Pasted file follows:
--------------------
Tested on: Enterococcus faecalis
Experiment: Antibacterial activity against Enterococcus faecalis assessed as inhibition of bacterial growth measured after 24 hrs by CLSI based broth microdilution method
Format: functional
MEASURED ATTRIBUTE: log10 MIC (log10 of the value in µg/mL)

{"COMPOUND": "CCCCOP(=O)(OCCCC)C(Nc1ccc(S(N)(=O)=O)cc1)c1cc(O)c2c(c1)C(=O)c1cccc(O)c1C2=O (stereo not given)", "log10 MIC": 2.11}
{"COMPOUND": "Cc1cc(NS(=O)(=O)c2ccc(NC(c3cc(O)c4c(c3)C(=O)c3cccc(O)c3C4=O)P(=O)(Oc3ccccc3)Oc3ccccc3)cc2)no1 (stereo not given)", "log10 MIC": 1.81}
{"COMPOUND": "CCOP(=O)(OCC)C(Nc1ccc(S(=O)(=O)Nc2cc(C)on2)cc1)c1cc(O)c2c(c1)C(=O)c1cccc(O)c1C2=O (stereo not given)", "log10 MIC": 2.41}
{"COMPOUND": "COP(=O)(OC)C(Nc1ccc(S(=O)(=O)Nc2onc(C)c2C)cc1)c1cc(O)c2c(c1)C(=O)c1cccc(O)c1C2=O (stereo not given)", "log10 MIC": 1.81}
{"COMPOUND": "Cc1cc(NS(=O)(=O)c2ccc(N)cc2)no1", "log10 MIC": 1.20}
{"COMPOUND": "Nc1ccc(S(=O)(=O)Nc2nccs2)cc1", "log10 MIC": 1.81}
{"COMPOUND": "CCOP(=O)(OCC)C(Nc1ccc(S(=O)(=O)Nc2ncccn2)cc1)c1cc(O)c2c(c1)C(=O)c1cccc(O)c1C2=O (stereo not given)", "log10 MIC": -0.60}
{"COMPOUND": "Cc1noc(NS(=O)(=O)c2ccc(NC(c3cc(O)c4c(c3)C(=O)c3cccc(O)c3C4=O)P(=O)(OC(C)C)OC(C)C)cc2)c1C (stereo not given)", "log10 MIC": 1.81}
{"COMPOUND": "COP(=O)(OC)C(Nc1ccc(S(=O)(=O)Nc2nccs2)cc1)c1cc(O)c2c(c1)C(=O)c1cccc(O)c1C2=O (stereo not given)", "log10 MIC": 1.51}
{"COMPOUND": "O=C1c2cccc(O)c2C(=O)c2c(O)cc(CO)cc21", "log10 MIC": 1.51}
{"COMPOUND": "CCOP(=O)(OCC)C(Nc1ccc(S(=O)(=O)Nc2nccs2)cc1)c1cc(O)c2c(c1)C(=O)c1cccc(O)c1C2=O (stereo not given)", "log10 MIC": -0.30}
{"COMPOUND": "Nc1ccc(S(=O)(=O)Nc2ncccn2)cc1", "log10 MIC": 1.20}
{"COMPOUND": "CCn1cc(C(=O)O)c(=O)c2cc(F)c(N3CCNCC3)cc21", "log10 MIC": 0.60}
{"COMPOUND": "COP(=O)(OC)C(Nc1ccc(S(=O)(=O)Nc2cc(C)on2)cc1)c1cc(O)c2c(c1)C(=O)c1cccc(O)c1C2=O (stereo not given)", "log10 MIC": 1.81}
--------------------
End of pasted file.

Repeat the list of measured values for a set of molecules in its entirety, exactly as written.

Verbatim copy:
Tested on: Enterococcus faecalis
Experiment: Antibacterial activity against Enterococcus faecalis assessed as inhibition of bacterial growth measured after 24 hrs by CLSI based broth microdilution method
Format: functional
MEASURED ATTRIBUTE: log10 MIC (log10 of the value in µg/mL)

{"COMPOUND": "CCCCOP(=O)(OCCCC)C(Nc1ccc(S(N)(=O)=O)cc1)c1cc(O)c2c(c1)C(=O)c1cccc(O)c1C2=O (stereo not given)", "log10 MIC": 2.11}
{"COMPOUND": "Cc1cc(NS(=O)(=O)c2ccc(NC(c3cc(O)c4c(c3)C(=O)c3cccc(O)c3C4=O)P(=O)(Oc3ccccc3)Oc3ccccc3)cc2)no1 (stereo not given)", "log10 MIC": 1.81}
{"COMPOUND": "CCOP(=O)(OCC)C(Nc1ccc(S(=O)(=O)Nc2cc(C)on2)cc1)c1cc(O)c2c(c1)C(=O)c1cccc(O)c1C2=O (stereo not given)", "log10 MIC": 2.41}
{"COMPOUND": "COP(=O)(OC)C(Nc1ccc(S(=O)(=O)Nc2onc(C)c2C)cc1)c1cc(O)c2c(c1)C(=O)c1cccc(O)c1C2=O (stereo not given)", "log10 MIC": 1.81}
{"COMPOUND": "Cc1cc(NS(=O)(=O)c2ccc(N)cc2)no1", "log10 MIC": 1.20}
{"COMPOUND": "Nc1ccc(S(=O)(=O)Nc2nccs2)cc1", "log10 MIC": 1.81}
{"COMPOUND": "CCOP(=O)(OCC)C(Nc1ccc(S(=O)(=O)Nc2ncccn2)cc1)c1cc(O)c2c(c1)C(=O)c1cccc(O)c1C2=O (stereo not given)", "log10 MIC": -0.60}
{"COMPOUND": "Cc1noc(NS(=O)(=O)c2ccc(NC(c3cc(O)c4c(c3)C(=O)c3cccc(O)c3C4=O)P(=O)(OC(C)C)OC(C)C)cc2)c1C (stereo not given)", "log10 MIC": 1.81}
{"COMPOUND": "COP(=O)(OC)C(Nc1ccc(S(=O)(=O)Nc2nccs2)cc1)c1cc(O)c2c(c1)C(=O)c1cccc(O)c1C2=O (stereo not given)", "log10 MIC": 1.51}
{"COMPOUND": "O=C1c2cccc(O)c2C(=O)c2c(O)cc(CO)cc21", "log10 MIC": 1.51}
{"COMPOUND": "CCOP(=O)(OCC)C(Nc1ccc(S(=O)(=O)Nc2nccs2)cc1)c1cc(O)c2c(c1)C(=O)c1cccc(O)c1C2=O (stereo not given)", "log10 MIC": -0.30}
{"COMPOUND": "Nc1ccc(S(=O)(=O)Nc2ncccn2)cc1", "log10 MIC": 1.20}
{"COMPOUND": "CCn1cc(C(=O)O)c(=O)c2cc(F)c(N3CCNCC3)cc21", "log10 MIC": 0.60}
{"COMPOUND": "COP(=O)(OC)C(Nc1ccc(S(=O)(=O)Nc2cc(C)on2)cc1)c1cc(O)c2c(c1)C(=O)c1cccc(O)c1C2=O (stereo not given)", "log10 MIC": 1.81}